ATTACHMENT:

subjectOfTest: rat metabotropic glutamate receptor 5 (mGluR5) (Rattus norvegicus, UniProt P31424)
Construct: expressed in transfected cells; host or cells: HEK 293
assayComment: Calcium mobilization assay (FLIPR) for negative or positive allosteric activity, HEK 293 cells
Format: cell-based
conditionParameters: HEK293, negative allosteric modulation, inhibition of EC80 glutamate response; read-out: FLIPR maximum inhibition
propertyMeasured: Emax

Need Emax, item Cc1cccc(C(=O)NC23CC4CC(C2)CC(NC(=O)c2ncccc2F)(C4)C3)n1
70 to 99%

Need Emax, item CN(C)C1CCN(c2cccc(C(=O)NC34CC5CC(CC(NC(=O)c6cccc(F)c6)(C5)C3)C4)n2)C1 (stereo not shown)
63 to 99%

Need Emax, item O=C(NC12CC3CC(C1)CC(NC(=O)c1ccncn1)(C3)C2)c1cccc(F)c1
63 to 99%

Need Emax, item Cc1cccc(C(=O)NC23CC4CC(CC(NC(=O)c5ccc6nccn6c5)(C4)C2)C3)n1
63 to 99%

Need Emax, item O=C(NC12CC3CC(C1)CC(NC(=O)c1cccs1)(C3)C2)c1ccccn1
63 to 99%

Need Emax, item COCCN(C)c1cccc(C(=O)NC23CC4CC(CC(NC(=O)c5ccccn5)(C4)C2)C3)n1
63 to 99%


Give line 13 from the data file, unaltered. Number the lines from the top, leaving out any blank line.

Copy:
Need Emax, item Cc1cccc(C(=O)NC23CC4CC(CC(NC(=O)c5ccc6nccn6c5)(C4)C2)C3)n1